The coronavirus pandemic has brought out conspiracy theorists, opposing lockdown measures and facemasks. But some have more sinister politics.
Conspiracy theories and ‘alternative facts’ are the stock in trade of fascist groups. And myths around and generated by Hitler’s Nazis have never gone away, as Richard Evans argues in a new book, The Hitler Conspiracies.
In recent years however, a new wave of conspiracies and allegations of plots by shadowy but powerful elites have developed. The fascist and far-right populist surge that we now see in many countries in Europe and elsewhere is fuelled by these developments, many of which do not appear fascist at first sight.
Over the summer, the coronavirus disaster brought many of these conspiracy theories into the open. A raft of cults emerged, united by the belief that there was no pandemic – merely a hoax invented by powerful elites to develop a surveillance state or, alternatively, a mild outbreak of something like flu, developed by those elites to put us under control.
Demonstrations against lockdown restrictions emerged in many parts of the US, supporting Donald Trump’s presidential election campaign, as well as in Australian cities and in Europe.
Rome, Berlin and London have all seen such protests.
Within the overall belief that the pandemic is a hoax there have been several major strands. The one that has had most publicity is a well-developed anti-vaccination theory, holding that vaccination is a way to infect and control people. Advocates of this conspiracy theory have attracted media attention because of the implications for attempts to develop and administer a vaccine against Covid-19.
In Berlin, one of these demos featured broad political alliances. It was large – with an estimated 20,000 to 40,000 attending – and gave oxygen to openly fascist groups who afterwards attacked the Reichstag parliament building, an ultra-right target since the days of Hitler.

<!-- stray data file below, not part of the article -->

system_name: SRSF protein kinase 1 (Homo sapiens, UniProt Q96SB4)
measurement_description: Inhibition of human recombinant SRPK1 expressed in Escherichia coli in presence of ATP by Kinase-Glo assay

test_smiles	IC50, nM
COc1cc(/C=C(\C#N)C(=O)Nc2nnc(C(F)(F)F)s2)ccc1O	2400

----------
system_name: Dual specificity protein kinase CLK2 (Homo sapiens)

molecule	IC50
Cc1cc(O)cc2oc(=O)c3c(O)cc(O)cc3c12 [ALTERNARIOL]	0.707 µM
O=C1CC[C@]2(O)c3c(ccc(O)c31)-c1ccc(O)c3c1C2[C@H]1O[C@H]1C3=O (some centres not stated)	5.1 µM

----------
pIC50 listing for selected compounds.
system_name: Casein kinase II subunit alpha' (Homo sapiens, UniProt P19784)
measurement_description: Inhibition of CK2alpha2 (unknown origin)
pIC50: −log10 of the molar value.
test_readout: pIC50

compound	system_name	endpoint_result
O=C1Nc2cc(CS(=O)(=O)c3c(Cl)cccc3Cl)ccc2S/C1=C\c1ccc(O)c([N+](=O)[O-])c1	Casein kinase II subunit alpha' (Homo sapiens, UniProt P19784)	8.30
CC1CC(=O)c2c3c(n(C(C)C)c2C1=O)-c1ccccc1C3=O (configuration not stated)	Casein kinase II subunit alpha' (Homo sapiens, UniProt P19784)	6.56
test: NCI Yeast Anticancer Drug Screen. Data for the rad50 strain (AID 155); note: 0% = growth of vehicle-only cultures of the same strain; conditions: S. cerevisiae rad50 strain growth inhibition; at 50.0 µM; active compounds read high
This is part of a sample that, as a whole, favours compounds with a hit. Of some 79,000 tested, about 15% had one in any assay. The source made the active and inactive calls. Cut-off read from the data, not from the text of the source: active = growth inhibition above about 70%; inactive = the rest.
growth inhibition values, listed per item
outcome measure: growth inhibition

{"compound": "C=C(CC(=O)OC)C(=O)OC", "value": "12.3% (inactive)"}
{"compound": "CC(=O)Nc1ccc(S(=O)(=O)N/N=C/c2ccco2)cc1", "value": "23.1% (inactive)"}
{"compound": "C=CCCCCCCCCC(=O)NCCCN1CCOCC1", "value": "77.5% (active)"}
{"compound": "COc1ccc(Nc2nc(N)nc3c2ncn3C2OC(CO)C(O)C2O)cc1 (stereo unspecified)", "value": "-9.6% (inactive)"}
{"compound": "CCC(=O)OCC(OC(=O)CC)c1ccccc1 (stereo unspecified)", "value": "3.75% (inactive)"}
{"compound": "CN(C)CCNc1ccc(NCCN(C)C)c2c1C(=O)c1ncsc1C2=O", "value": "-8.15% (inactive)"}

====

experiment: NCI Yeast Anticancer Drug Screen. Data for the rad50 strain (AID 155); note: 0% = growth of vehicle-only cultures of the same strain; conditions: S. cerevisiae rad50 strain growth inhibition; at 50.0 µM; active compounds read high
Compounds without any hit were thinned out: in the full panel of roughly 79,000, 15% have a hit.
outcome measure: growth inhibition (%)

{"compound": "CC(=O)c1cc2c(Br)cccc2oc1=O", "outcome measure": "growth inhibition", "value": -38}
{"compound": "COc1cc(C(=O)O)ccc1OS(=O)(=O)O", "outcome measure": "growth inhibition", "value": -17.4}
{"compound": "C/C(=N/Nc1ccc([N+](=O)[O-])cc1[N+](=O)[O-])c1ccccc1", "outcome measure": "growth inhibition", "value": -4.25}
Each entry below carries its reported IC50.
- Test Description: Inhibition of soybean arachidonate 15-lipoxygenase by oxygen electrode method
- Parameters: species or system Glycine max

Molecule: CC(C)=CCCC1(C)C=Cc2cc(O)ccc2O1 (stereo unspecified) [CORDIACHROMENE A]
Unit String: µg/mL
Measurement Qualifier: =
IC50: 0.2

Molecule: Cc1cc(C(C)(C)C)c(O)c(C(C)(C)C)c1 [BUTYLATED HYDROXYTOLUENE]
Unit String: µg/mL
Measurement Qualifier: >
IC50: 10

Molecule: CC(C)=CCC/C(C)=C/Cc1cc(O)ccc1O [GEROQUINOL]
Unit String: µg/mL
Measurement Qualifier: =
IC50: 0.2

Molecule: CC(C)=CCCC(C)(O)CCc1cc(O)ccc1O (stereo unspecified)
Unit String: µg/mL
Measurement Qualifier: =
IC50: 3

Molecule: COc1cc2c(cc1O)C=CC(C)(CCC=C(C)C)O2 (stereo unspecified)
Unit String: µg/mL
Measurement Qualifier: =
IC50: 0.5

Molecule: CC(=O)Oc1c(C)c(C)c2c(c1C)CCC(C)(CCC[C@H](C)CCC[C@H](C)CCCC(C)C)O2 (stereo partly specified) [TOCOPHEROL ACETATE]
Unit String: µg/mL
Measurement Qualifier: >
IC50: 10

One prominent speaker was Robert F Kennedy, nephew of the assassinated US president John F Kennedy. He reportedly laid into 5G phone networks – the subject of another widespread conspiracy theory – and warned against the supposed building of a surveillance state by the shadowy elite. He also complimented Berlin for being on the frontline against totalitarianism.
The major threat in Britain, however, is the anti-mask movement. Demonstrators pointedly do not wear facemasks. Those at a series of substantial demos in London’s Trafalgar Square have made no attempt at social distancing – the numbers alone would make this difficult – forcing police to clear the square. Subsequent violence left demonstrators and police officers needing treatment.
In Stafford, in the West Midlands, graffiti around the town mocks a slogan of the Black Lives Matter movement, saying, “We can’t breathe, say no to masks”.
While social media is the main channel through which the cults organise and disseminate their views, there is at least one sophisticated free paper – The Light, a 16-page tabloid – going beyond anti-masks and vaccination publicity. The September 2020 issue included claims of shadowy paedophile elites, that the government uses behaviour modification techniques – brainwashing, in effect – and that the medical profession colludes in the elite’s machinations. The November edition had a two page spread highlighting Robert F Kennedy and attacking the 5G phone network.
These are indeed bare-faced extremists and their refusal to wear facemasks is a visible sign of rejecting mainstream advice in favour of conspiracy theories. The rapid spread of these theories and the way they boost actual fascist activities make the “Scamdemic” movement a dangerous threat.